Provincial rollout proves fibre optics not the only possibility

While Alberta is sticking to its ambitious plan to lay down thousands of kilometres of fibre-optic cable for a high-speed network, a neighbouring province is using a mix of DSL, satellite and wireless to connect users in rural and remote areas.

Saskatchewan is in the process of rolling out CommunityNet

II, a network based on wireless technology that will bring broadband access to at least 71 communities with populations of more than 100 people. The work will involve wireless connections at 57 towers located around the province and will be done in collaboration with SaskTel. When the rollout is finished over the next three years, the service will be available to 86 per cent of Saskatchewan’s residential population.

The original CommunityNet, which was completed in 2000, has already brought high-speed access to 366 communities, linking 834 educational facilities, 310 health-care centres and hundreds of government offices. SaskTel will have invested a total of $173 million in Community-Net I and II.

In Alberta, meanwhile, efforts to construct a fibre-optic network called SuperNet to connect about 400 communities has met with repeated problems and setbacks, including a lawsuit between Bell Canada and Axia NetMedia, the two firms contracted to manage the project. The Alberta government recently announced a revised schedule that would see the network completely lit by September.

Richard Murray, executive director of policy and planning at the Information Technology Office in Regina, said CommunityNet predated SuperNet and so wasn’t influenced by it, but he said he is sympathetic to the challenges Alberta has been facing. 

“”I know they’ve had problems and I really feel badly for them,”” he said. “”It’s a difficult thing to roll out a network like this.””

Although CommunityNet includes some fibre, Murray admitted it is nowhere near the estimated 6,000 lines SuperNet is expected to require. That wouldn’t have been cost effective for Saskatchewan, he said.

“”To do what we did, we had to look at a mix of fibre where it made sense, DSL where it made sense, satellite where it made sense,”” he said.

For the most part, DSL has met most CommunityNet users’ needs in terms of access, said SaskTel spokeswoman Michelle Englot.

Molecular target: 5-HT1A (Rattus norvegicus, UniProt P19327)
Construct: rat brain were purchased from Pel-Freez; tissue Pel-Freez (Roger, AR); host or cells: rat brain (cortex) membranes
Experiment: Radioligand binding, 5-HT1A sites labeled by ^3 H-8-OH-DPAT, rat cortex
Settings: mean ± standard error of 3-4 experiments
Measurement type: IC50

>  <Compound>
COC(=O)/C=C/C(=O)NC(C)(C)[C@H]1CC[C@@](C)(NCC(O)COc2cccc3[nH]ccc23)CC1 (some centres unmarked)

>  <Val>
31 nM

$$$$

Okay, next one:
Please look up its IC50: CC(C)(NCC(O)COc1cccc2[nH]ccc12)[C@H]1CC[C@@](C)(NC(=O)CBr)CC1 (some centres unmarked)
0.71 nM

“”Our limitation with the DSL connection is within four km of the switch,”” she said. “”We had all of the rural communities with populations of 800 or more being served with the DSL, but in order to increase that, you need to go to the wireless.””

Geography a key factor

Gartner Canada analyst Elroy Jopling said the choice of network technology ultimately comes down to the geography of the region involved and what they want to achieve.

“”Is it best to have as much bandwidth as possible? That’s always the optimum,”” he said. “”Often what happens with DSL, though, is you get better coverage in less time expending less dollars.””

Other parts of Canada have been successful with fibre-optic rollouts that are much smaller in scale than SuperNet, but which are designed to meet similar objectives.

For example, Prince Edward Island’s Department of Education added the last school to a network connecting 45 of its schools. The project, which involved about 475 km of fibre, would span P.E.I. almost end-to-end and back again. The department worked with local provider Eastlink to set the network up. 

Bob Andrews, P.E.I.’s director of technology for learning, said the network has been a big improvement over the Frame Relay services the province used to provide its schools.

“”It was a frustration for our clients, our students and our teachers,”” he said. “”This gives them the ability to look at video on demand, distance education. From support point of view, it gives us the ability to do remote support, which makes us more efficient to their clients. We can also decentralize some functions such as e-mail.””

David Caldwell, Eastlink’s director of business sales, said the province is seeing a strong demand for high-speed services, particularly in areas such as retail or call centre firms. 

“”Fibre was fundamentally where we needed to be,”” he said.

Jopling said, however, that DSL has continued to offer more performance than experts originally thought possible.

“”Fibre isn’t the only way to go,”” he said.

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